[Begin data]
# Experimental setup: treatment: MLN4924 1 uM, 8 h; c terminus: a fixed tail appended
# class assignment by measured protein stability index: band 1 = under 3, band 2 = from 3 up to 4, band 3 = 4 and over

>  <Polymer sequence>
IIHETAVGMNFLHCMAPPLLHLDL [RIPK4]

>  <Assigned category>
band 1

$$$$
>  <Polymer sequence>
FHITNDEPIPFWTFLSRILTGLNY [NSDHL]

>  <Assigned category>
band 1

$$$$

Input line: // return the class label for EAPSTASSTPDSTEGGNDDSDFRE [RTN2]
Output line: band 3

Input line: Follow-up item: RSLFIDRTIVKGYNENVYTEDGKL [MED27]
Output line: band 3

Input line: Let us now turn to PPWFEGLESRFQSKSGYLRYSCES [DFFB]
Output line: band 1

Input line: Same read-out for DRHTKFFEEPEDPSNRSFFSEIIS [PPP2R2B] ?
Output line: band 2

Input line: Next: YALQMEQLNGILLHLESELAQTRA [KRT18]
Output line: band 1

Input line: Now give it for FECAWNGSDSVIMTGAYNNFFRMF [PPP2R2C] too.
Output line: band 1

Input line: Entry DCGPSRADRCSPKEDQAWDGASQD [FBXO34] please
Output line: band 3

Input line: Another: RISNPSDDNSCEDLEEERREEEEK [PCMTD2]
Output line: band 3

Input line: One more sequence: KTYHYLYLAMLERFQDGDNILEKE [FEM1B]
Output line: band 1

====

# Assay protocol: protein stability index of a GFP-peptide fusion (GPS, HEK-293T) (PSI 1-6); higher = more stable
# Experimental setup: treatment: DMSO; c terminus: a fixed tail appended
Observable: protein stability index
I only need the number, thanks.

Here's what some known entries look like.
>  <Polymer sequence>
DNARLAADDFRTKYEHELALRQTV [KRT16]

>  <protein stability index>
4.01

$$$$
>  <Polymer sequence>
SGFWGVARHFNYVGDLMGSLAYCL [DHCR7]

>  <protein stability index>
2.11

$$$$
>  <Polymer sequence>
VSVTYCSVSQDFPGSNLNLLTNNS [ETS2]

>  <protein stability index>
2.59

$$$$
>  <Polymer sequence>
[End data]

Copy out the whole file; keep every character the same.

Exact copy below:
# Experimental setup: treatment: MLN4924 1 uM, 8 h; c terminus: a fixed tail appended
# class assignment by measured protein stability index: band 1 = under 3, band 2 = from 3 up to 4, band 3 = 4 and over

>  <Polymer sequence>
IIHETAVGMNFLHCMAPPLLHLDL [RIPK4]

>  <Assigned category>
band 1

$$$$
>  <Polymer sequence>
FHITNDEPIPFWTFLSRILTGLNY [NSDHL]

>  <Assigned category>
band 1

$$$$

Input line: // return the class label for EAPSTASSTPDSTEGGNDDSDFRE [RTN2]
Output line: band 3

Input line: Follow-up item: RSLFIDRTIVKGYNENVYTEDGKL [MED27]
Output line: band 3

Input line: Let us now turn to PPWFEGLESRFQSKSGYLRYSCES [DFFB]
Output line: band 1

Input line: Same read-out for DRHTKFFEEPEDPSNRSFFSEIIS [PPP2R2B] ?
Output line: band 2

Input line: Next: YALQMEQLNGILLHLESELAQTRA [KRT18]
Output line: band 1

Input line: Now give it for FECAWNGSDSVIMTGAYNNFFRMF [PPP2R2C] too.
Output line: band 1

Input line: Entry DCGPSRADRCSPKEDQAWDGASQD [FBXO34] please
Output line: band 3

Input line: Another: RISNPSDDNSCEDLEEERREEEEK [PCMTD2]
Output line: band 3

Input line: One more sequence: KTYHYLYLAMLERFQDGDNILEKE [FEM1B]
Output line: band 1

====

# Assay protocol: protein stability index of a GFP-peptide fusion (GPS, HEK-293T) (PSI 1-6); higher = more stable
# Experimental setup: treatment: DMSO; c terminus: a fixed tail appended
Observable: protein stability index
I only need the number, thanks.

Here's what some known entries look like.
>  <Polymer sequence>
DNARLAADDFRTKYEHELALRQTV [KRT16]

>  <protein stability index>
4.01

$$$$
>  <Polymer sequence>
SGFWGVARHFNYVGDLMGSLAYCL [DHCR7]

>  <protein stability index>
2.11

$$$$
>  <Polymer sequence>
VSVTYCSVSQDFPGSNLNLLTNNS [ETS2]

>  <protein stability index>
2.59

$$$$
>  <Polymer sequence>